The idea of someone wearing bifocals may conjure the image of a hunched-over elderly person, but that is an antiquated, stereotypical view of the type of person who needs bifocals.
Older adults may be more inclined to ask the optometrist, "Should I get bifocals?"
But age is just a number when it comes to bifocals. Even young children sometimes are prescribed bifocal lenses to protect their eyesight and improve their ability to see when switching between different distances. Bifocals should not have a stigma.
In fact, nearly 30 percent of the population is affected by nearsightedness, according to the American Optometric Association. Of course, bifocals have evolved quite a bit since Benjamin Franklin first invented them back in 1780 and have even evolved from the ones your great-grandma used to wear. Getting used to bifocals is easier than ever because the extra lens is blended into the glass without a clear dividing line. They even exist in the form of contact lenses so no one has to know you are wearing them.
Do I need bifocals?
Regardless of your age, if your eyes have trouble with alternating from farsightedness and nearsightedness, you may need bifocal lenses. The problem is a curvature of the eye's lens that changes how light is filtered and makes it difficult to focus when switching back and forth from short to long distance.
Heredity and eye or visual stress may be the most common causes of nearsightedness. Environmental factors and work conditions also may contribute over time. Frequent computer use can worsen the condition. Farsightedness may be related to heredity.
An eye doctor can perform an optometric exam to determine if you have nearsightedness and farsightedness and if you could benefit from wearing bifocal lenses.
How Bifocal Lenses Work
The purpose of bifocals is to make the transition easier when switching from looking at items close up and far away. They help bring far-away items into focus. If not for the double lens, patients would require two separate prescriptions for different purposes and may have to change glasses more frequently, depending on whether they are looking at close or distant items.
Dr. Ravi D. Goel, an ophthalmologist and instructor at the Wills Eye Institute tells CNN Health, "Think of the lens system of the eyes as you would a trampoline. When you're young, the lens (the center of the trampoline) is held in place by lens zonules (the strings of the trampoline). The lens zonules are strong, and they are able to move back and forth to bring images into focus. As you grow older, these 'strings' start to relax, which makes it more difficult for you to control the movement of the lens to bring an image into focus. As these lens zonules relax, you can either hold an object farther away or use bifocals to bring an image to a more comfortable position. Bifocals are the cure for arms that are not long enough."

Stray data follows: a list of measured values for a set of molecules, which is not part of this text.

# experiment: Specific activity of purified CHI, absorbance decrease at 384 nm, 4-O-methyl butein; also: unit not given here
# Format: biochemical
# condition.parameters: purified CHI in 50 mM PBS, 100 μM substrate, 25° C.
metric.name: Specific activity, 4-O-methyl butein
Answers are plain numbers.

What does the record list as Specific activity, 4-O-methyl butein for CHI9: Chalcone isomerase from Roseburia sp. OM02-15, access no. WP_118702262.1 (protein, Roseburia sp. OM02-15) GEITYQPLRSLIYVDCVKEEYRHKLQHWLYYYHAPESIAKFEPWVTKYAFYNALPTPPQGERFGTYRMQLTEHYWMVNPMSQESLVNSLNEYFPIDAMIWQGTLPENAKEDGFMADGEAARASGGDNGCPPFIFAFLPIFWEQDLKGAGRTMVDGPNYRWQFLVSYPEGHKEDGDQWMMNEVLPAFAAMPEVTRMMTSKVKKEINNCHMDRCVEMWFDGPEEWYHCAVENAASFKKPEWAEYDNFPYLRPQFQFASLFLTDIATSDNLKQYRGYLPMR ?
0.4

People often find that it can take up to a few weeks to adjust to using them. They may cause headaches, dizziness and blurriness initially, but they can correct nearsightedness and bring far away items into focus.
Can bifocals slow the progression of nearsightedness?
Too much of a lens curve in the eye can cause nearsightedness, or myopia, in which light isn't properly directed to be able to see at a distance. While surgery could correct the lens, a much less invasive method for correcting it is to wear bifocal glasses or contact lenses.
A study that included 85 children between ages six and 11 over a two-year period found a slight slowing of myopia progression in the kids who wore bifocals, compared to those who wore single-vision lenses. David Berntsen of the University of Houston College of Optometry and others from Ohio State University published the study in the journal Investigative Ophthalmology and Visual Science.
"Single-vision lenses are normally prescribed when a child gets a pair of glasses, but glasses with progressive addition lenses were shown to slightly reduce myopic progression in our study," Berntsen said. "For any treatment that reduces myopia progression in children to be useful, the effect of the spectacles or contact lenses must persist after children stop wearing them. The fact that the small treatment effect from our study was still present one year after discontinuing the treatment is promising. The results suggest that if newer optical designs currently being investigated do a better job of slowing myopia progression, the effects may be expected to persist and decrease how nearsighted the child ultimately becomes."
The study offers a jumping-off point for additional research, while providing hope that bifocals can slow the progression of nearsightedness in children. This can reduce the need for surgery and prolong vision for as long as possible.
The Future of Bifocals
Bifocals have evolved since their creation, but research continues to examine whether they can be used early in life to prevent further damage and vision loss. They aren't just made for older people, nor do they have to look like they're designed for the elderly. New materials are being used and new technologies are advancing the use and look of bifocal lenses.
Guoqiang Li, a researcher at the University of Arizona, and his team created new electronic bifocals, for example. In the prototype, "each lens consists of two flat glass plates with a hair-thin layer of shape-shifting liquid crystal sandwiched between," Li told LiveScience. One plate features small electrodes through which a current runs, causing "the liquid crystals to rearrange and mimic the nearby focusing power of a human eye lens."
The best way to tell if you need to get bifocals is to observe your own behavior. Do you squint when reading or hold material at arm's length to focus better? If you find yourself adjusting to make seeing easier, it may be time to schedule an appointment with an ophthalmologist or optometrist.